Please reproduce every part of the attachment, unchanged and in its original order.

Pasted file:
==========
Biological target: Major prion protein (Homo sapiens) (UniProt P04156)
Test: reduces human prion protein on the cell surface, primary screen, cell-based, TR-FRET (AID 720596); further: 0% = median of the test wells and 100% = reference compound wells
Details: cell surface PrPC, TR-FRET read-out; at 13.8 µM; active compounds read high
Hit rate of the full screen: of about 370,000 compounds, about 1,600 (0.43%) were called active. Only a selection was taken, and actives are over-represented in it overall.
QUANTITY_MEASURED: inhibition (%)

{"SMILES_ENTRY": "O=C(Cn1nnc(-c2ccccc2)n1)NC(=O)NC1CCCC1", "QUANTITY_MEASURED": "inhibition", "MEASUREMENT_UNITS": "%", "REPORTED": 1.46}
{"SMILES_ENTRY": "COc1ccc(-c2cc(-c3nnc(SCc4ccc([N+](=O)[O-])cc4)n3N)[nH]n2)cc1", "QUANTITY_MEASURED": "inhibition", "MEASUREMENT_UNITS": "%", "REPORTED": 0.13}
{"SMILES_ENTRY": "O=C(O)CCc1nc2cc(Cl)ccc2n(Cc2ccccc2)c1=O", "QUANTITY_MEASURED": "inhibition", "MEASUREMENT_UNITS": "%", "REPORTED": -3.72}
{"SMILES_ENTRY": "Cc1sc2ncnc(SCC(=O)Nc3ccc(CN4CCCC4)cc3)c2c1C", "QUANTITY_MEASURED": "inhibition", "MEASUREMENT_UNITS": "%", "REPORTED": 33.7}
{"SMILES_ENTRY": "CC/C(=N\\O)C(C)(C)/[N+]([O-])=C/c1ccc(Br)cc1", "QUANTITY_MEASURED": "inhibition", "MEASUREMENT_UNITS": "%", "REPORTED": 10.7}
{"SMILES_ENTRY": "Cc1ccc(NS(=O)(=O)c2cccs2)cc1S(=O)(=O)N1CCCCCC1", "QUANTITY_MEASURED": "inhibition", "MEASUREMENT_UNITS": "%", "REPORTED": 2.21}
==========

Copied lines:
Biological target: Major prion protein (Homo sapiens) (UniProt P04156)
Test: reduces human prion protein on the cell surface, primary screen, cell-based, TR-FRET (AID 720596); further: 0% = median of the test wells and 100% = reference compound wells
Details: cell surface PrPC, TR-FRET read-out; at 13.8 µM; active compounds read high
Hit rate of the full screen: of about 370,000 compounds, about 1,600 (0.43%) were called active. Only a selection was taken, and actives are over-represented in it overall.
QUANTITY_MEASURED: inhibition (%)

{"SMILES_ENTRY": "O=C(Cn1nnc(-c2ccccc2)n1)NC(=O)NC1CCCC1", "QUANTITY_MEASURED": "inhibition", "MEASUREMENT_UNITS": "%", "REPORTED": 1.46}
{"SMILES_ENTRY": "COc1ccc(-c2cc(-c3nnc(SCc4ccc([N+](=O)[O-])cc4)n3N)[nH]n2)cc1", "QUANTITY_MEASURED": "inhibition", "MEASUREMENT_UNITS": "%", "REPORTED": 0.13}
{"SMILES_ENTRY": "O=C(O)CCc1nc2cc(Cl)ccc2n(Cc2ccccc2)c1=O", "QUANTITY_MEASURED": "inhibition", "MEASUREMENT_UNITS": "%", "REPORTED": -3.72}
{"SMILES_ENTRY": "Cc1sc2ncnc(SCC(=O)Nc3ccc(CN4CCCC4)cc3)c2c1C", "QUANTITY_MEASURED": "inhibition", "MEASUREMENT_UNITS": "%", "REPORTED": 33.7}
{"SMILES_ENTRY": "CC/C(=N\\O)C(C)(C)/[N+]([O-])=C/c1ccc(Br)cc1", "QUANTITY_MEASURED": "inhibition", "MEASUREMENT_UNITS": "%", "REPORTED": 10.7}
{"SMILES_ENTRY": "Cc1ccc(NS(=O)(=O)c2cccs2)cc1S(=O)(=O)N1CCCCCC1", "QUANTITY_MEASURED": "inhibition", "MEASUREMENT_UNITS": "%", "REPORTED": 2.21}